Emma Burke, AYUDA DR Volunteer 2016
Please also see our Tumblr to learn about more volunteers' experiences with AYUDA.
Julie Burke has been active with AYUDA since volunteering in 2005. After her life-changing experience in Ecuador, Julie wrote to AYUDA to describe how her perspective on diabetes evolved.
On a personal note, I just want to thank you for giving me this opportunity. One of the best moments for me was on the bus on the way back to Quito from pre-camp. I realized that for the past 5 years of my life I wasn't accepting the fact that I have diabetes. I obviously accepted it in the way that I "controlled" it and managed it but not in the way of actually having diabetes.
It was like being in mourning after the death of someone close to you and then that day comes when you realize you can't mourn anymore and the burden is lifted off of your shoulders. I felt that on the bus and now I accept it like I didn't know I hadn't. Without this past month I'm not sure if I would have ever come to that realization, thank you. In New Orleans I don't personally know anyone who has diabetes and to be surrounded by so many people with diabetes is a great feeling. I know I'm not the only one, but now I don't feel alone.
When I was first diagnosed, they told me about diabetes camps and asked me if I'd want to go. I thought that was the stupidest idea and how boring it would be. Now I know why these types of organizations exist and the sense of empowerment they give to people with diabetes. I don't know if this really expresses my gratitude but I just wanted to let y'all know how much this past month, especially the week of camp and pre-camp, means to me. I've learned more about diabetes "culture" and myself in the last few weeks than I have in the last five years - and for that I thank you.
Allyson Bancroft volunteered in the DR in 2012 and in our Haiti Program. After her experiences in the DR, she shared with us some thoughts about her first volunteer experience with AYUDA and how it impacted her.
For me, the ticket to staying hopeful is belonging to a diabetes community. In the Dominican Republic, AYUDA and Aprendiendo a Vivir showed me that diabetes connects more people from different backgrounds than I ever could have fathomed. And united, we can accomplish more than I ever imagined possible.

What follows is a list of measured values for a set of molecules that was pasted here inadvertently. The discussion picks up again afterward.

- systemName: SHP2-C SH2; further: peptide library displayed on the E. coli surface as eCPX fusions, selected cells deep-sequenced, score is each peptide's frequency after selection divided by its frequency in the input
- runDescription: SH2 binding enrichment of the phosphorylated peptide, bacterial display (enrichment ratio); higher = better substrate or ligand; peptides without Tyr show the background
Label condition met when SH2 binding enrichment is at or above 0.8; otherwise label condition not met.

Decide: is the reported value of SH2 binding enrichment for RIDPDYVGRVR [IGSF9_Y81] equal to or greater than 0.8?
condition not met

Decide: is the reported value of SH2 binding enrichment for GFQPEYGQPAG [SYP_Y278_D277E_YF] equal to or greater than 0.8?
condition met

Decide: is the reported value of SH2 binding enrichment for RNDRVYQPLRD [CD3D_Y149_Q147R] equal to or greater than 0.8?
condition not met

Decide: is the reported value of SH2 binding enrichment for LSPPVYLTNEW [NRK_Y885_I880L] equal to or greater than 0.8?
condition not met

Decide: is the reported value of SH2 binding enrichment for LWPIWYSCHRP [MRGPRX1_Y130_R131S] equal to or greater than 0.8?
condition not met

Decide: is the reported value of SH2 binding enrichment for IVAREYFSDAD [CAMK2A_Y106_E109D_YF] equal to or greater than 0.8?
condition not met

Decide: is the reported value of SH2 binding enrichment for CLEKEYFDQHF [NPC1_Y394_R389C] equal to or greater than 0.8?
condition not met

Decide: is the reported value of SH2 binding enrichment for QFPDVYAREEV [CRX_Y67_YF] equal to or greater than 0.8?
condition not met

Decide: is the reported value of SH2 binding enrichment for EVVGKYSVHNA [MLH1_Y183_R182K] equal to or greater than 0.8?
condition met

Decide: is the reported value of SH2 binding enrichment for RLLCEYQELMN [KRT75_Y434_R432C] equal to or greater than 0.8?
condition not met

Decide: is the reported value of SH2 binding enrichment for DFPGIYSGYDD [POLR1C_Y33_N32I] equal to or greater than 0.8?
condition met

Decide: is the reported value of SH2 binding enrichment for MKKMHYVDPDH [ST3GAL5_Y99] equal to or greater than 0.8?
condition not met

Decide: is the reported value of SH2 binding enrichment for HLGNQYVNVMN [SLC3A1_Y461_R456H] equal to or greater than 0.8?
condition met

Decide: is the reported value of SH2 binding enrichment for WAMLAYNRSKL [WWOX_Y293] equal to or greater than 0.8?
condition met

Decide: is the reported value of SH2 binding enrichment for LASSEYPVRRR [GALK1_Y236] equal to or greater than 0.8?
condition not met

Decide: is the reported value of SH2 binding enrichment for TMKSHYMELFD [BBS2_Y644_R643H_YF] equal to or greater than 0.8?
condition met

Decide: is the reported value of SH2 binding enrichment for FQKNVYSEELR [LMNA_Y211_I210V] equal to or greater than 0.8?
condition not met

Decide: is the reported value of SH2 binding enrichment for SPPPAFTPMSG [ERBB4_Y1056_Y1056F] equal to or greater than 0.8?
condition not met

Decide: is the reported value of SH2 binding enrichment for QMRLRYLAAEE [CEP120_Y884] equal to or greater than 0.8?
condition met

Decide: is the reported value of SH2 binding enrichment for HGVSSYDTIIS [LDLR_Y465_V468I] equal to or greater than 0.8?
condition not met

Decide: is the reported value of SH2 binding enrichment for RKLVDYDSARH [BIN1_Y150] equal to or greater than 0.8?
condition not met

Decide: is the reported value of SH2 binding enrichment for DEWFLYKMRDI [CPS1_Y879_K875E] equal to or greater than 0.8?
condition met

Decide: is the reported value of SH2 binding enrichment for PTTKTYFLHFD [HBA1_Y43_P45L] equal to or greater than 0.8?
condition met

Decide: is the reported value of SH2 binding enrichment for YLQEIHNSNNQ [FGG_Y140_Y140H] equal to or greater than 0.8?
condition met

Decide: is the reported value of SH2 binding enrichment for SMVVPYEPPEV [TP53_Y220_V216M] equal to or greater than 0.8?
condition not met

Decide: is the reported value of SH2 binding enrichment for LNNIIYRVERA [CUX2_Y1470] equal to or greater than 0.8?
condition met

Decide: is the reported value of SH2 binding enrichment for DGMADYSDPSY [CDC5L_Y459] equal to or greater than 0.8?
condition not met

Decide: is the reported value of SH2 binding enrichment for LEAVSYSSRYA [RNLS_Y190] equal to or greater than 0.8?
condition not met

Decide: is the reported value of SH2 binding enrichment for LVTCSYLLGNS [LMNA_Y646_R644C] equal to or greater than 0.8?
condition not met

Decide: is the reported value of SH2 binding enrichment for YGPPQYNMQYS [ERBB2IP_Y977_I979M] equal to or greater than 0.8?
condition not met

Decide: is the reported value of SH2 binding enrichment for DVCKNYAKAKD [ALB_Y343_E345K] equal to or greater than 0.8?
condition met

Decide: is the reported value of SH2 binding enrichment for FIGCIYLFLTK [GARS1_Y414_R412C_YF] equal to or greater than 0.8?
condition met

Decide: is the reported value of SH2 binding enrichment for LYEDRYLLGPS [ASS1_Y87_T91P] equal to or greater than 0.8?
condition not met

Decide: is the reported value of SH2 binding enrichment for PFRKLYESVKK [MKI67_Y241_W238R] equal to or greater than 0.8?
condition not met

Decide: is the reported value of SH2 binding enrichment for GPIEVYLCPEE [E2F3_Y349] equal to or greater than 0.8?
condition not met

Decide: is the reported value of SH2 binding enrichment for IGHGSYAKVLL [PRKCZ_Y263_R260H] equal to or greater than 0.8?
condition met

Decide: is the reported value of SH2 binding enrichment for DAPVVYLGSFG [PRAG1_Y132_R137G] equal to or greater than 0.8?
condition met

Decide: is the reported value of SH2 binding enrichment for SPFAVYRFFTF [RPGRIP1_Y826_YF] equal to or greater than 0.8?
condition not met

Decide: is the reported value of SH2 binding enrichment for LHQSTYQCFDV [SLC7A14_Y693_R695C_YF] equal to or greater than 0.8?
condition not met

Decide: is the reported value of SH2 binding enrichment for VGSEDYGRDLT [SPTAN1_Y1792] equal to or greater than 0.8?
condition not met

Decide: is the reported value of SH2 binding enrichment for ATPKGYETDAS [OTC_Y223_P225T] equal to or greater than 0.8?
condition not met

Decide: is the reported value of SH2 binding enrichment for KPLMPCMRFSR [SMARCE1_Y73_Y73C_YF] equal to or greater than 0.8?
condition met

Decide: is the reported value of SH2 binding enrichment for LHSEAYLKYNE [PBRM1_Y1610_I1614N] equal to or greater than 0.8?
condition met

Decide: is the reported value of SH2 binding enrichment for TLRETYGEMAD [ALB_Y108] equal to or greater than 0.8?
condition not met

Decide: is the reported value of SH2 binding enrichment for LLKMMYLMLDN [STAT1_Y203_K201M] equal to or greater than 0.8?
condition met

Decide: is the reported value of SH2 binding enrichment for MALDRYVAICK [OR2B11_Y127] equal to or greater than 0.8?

Working with the Dominican families and youth, I saw a diabetes community grow. They bonded while sharing their stories. Parents who became choked up found support. There was no judgment, only empathy. Chills shot down my spine when one camper met another child with diabetes for the first time. Our teens made art projects describing their lives with diabetes. They argued playfully during our diabetes trivia game. (They were so eager to show their knowledge!)
The Dominican families and youth interacted not only with each other, but also with the staff of Aprendiendo a Vivir, local medical students, representatives from a Haitian diabetes foundation, and AYUDA team members from all over the world. We all opened up about how diabetes had affected us. All of us came from a different set of circumstances, which greatly shaped our relationship with diabetes. The diversity of our group afforded us countless different perspectives.
Despite our differences, a deep sense of solidarity developed as we discussed diabetes. And perhaps because of our differences, we were aware of the inequalities experienced by some members of our global diabetes community.
Courtney Jones volunteered in Ecuador in 2012. After her experiences in Ecuador, she shared with us some thoughts about her first volunteer experience with AYUDA and how it impacted her.
First, AYUDA has helped me with my own diabetes care. I really can’t thank the program enough…after 17 years, I felt like I had kind of lost my way with my management. I feel like I am now back on track, and for that I feel grateful. AYUDA has truly opened my eyes to varying levels of healthcare in the world. I realize I have been living in a bubble, and now I want to study more and get back out there and help more.
For one thing, I know that camp wouldn’t have been what it was if I hadn’t have raised $6,000, and I think the more you can stress where that money is going, the more powerful it will be for the volunteers and will make them want to raise more. But I think it was also really empowering for campers to see other people with diabetes not from Ecuador…so they can learn that they aren’t alone, and that others are doing ok living with the same condition. I know that was helpful for me, and it still is.